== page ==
- The Washington Times - Wednesday, April 12, 2006

SAN ANTONIO

It’s a barrio where rusty railroad tracks run alongside a garbage-strewn knoll overgrown with weeds. Laborers in paint-stained jeans mill around, waiting to be picked up for a one-day job.

A deserted cemetery with a padlock on the gate completes the mournful tableau. The good news, if there is any, is that the hero rests among his own people. The bad news is nobody knows where exactly.

Gregorio Esparza, one of a few Hispanic defenders of the Alamo, fought valiantly on the old mission’s walls to give Texas its much-coveted independence in the midst of a conflict that would alter the history of North America and make the United States a continental power.

But he does not have a proper grave — not anymore.

“It’s sad, really, that it has been destroyed,” said Socorro R. Morales, a 64-year-old direct descendant of the Alamo defender. “I’d like to be able to come to his grave from time to time and bring flowers, but I can’t. There is nowhere to go.”

Few local officials know how and why — or what to do about it, despite public interest in the deadly battle after which only Esparza received a formal Christian burial.

Esparza is much less known than fort commander William B. Travis, renowned knife-fighter Jim Bowie or famous frontiersman Davy Crockett, who organized the 13-day defense of the Alamo in early 1836 against the army of Mexican Gen. Antonio Lopez de Santa Anna.

But few historians disagree that Esparza, one of fewer than a dozen of the Spanish-speaking Tejanos who had joined the defenders of the Alamo in their fight for independent Texas, faced starker and more wrenching personal dilemmas than any of the other fighters.

On top of issues of loyalty, religion and patriotic duty came the knowledge that each cannonball he fired into waves of charging Santa Anna troops from the walls of the old presidio could hit his own brother, Francisco, who fought on the Mexican side.

He knew many in Mexico would brand him a traitor, Mrs. Morales and many historians argue, but he realized that joining the ranks of the Santa Anna army would prop up a tyrannical Mexican regime that trampled upon individual liberties and land ownership rights — and engendered an obsequious oligarchy.

“He could have saved his life by going through Mexican lines,” points out Mrs. Morales, a sparkle of pride lighting up her eyes. “But he had to be loyal to the land that fed him and his family, and that land was here in Texas. He probably knew he was going to die, but that’s where he wanted to be.”

Regal oak trees stand guard in her spacious back yard on the slope of a hill a few miles south of the Alamo — not far from where the Esparzas had their modest hacienda 170 years ago.

After the Alamo garrison was massacred on March 6, 1836, brother Francisco and Gregorio’s widow pleaded with Santa Anna, who relented and allowed them to pull his body from a funeral pyre that was about to be set ablaze.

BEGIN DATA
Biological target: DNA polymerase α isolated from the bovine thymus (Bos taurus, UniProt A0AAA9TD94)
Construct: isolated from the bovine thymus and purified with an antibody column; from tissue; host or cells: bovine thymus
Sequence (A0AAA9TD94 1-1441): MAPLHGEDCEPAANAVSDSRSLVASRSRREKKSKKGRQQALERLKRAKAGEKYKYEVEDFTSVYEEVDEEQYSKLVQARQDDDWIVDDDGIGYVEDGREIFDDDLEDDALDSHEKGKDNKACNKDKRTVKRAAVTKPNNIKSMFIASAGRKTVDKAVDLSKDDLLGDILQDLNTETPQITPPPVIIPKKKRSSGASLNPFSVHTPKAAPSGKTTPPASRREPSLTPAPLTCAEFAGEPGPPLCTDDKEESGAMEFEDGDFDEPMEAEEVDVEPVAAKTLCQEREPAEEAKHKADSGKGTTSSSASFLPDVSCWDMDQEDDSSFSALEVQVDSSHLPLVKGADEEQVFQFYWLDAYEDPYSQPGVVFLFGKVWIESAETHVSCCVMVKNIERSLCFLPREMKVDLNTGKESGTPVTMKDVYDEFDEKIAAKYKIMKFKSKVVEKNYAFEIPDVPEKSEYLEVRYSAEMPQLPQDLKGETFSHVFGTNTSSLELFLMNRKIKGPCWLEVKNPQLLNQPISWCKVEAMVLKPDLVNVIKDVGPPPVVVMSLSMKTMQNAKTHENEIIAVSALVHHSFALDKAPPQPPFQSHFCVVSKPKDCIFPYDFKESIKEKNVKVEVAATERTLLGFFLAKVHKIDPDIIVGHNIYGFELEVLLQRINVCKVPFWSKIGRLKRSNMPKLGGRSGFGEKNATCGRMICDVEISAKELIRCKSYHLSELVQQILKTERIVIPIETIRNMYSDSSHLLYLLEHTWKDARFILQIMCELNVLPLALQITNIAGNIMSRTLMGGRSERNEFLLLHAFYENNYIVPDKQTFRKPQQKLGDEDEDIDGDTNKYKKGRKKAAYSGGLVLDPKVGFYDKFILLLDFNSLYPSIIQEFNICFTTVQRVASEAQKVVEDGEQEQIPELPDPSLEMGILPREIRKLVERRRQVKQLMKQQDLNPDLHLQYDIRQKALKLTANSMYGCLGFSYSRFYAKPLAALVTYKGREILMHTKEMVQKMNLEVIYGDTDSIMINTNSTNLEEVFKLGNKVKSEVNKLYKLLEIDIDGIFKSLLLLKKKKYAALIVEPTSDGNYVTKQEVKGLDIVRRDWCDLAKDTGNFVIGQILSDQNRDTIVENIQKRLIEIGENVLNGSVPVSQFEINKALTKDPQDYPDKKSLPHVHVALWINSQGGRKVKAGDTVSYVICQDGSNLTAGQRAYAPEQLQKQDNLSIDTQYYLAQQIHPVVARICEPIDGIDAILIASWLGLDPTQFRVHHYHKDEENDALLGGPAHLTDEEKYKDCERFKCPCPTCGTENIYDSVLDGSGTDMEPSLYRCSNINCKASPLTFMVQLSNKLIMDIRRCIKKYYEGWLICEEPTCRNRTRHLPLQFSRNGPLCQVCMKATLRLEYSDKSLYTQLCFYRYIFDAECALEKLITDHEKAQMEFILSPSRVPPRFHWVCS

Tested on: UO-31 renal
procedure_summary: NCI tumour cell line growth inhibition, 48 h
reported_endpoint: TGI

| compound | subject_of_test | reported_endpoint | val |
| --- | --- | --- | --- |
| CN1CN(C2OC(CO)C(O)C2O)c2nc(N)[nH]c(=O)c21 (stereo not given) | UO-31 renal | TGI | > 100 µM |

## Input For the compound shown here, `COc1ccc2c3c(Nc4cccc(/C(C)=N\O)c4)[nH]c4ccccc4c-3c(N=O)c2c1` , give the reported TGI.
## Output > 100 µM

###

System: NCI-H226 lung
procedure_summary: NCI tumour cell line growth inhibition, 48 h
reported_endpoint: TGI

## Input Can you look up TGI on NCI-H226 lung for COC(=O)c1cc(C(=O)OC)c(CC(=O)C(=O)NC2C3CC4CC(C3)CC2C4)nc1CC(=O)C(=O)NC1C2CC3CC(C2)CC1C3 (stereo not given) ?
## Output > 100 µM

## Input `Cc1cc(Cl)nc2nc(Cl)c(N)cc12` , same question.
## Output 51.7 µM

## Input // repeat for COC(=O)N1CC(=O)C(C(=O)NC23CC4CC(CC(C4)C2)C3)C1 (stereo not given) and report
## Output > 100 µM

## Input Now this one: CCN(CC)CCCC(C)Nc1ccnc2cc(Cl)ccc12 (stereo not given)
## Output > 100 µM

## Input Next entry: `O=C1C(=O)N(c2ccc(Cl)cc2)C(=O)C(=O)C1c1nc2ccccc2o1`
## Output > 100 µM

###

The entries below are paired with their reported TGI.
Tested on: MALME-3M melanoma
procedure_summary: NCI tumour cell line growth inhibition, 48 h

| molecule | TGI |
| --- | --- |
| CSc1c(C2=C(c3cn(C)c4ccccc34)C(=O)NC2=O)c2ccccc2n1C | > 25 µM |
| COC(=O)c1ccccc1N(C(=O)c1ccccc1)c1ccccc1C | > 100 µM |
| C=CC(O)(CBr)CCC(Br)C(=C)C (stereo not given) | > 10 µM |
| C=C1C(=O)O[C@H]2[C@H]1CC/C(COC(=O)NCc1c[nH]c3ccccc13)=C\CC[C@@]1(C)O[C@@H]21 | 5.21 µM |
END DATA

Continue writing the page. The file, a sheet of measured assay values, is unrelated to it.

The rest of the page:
They buried him about a half-mile to the west in what would later be entered into the books of the Campo Santo cemetery as Burial Site No. 1563. With time, one would have expected a proud monument to grace this site.

Fast forward about 85 years to the Jazz Age. Different times, different priorities. Expanding Christus Santa Rosa Hospital, built initially next to Campo Santo, is clamoring for more space and wistful eyes turn to the old, largely abandoned burial ground, which is increasingly beginning to look like nothing more than a prized piece of real estate. In the 1920s, a company is hired to move the bodies to what is now San Fernando Cemetery No. 1.

According to most accounts, the job was done in a manner that could hardly be called meticulous.

Felix D. Almaraz, professor of history at the University of Texas at San Antonio and a longtime member of the Bexar County Historical Commission, calls the reinterment purely “symbolic.”

The company, said Mrs. Morales, most likely just used a backhoe to dig up the graves and haul remains mixed with dirt to the new site in a horse wagon. “Because the dead were Hispanic, they didn’t care,” she shrugs.

A 5-foot-high chain-link fence with a perennially padlocked gate surrounds the unkempt patch of San Fernando, now a magnet to the local homeless.

“No, Esparza has no grave here,” Mr. Almaraz said with a sigh. “All that exists is an aluminum sign saying he is buried somewhere here. The cemetery is closed most of the time. They open the gates only when they come to cut the grass.”

Yet, even this may not be the hero’s resting place. According to another theory that is gaining currency, the modern Santa Rosa medical complex now stands upon what used to be the Catholic section of Campo Santo, where most people of Mexican origin were buried in the 19th century.

“Many of us Tejanos believe that Esparza could be and probably is still buried underneath the hospital building,” insists Robert Garcia, a local historian and author of a book about the role of Tejanos, or residents of Mexican descent, in the Texas revolution.

The only Campo Santo grave that has been preserved is that of the valiant Ben Milam, who was killed by Mexicans outside San Antonio nearly three months before the siege of the Alamo. His towering statue now dominates the square bearing his name. But he was a Kentuckian and spoke English.

“He was a Mexican for them, and that says it all,” said Richard G. Santos, a former chairman of the Bexar County Historical Commission who now teaches in Crystal City, Texas, when asked about the destruction of Esparza’s grave. “Nobody cared.”

When she was in school, Mrs. Morales recalls, she wrote a paper for her history class in which she detailed the exploits of her great-great-great-great-great-grandfather.

“The teacher called me a liar in front of the whole class,” she said with a faint smile. “She said there was no such person at the Alamo.”

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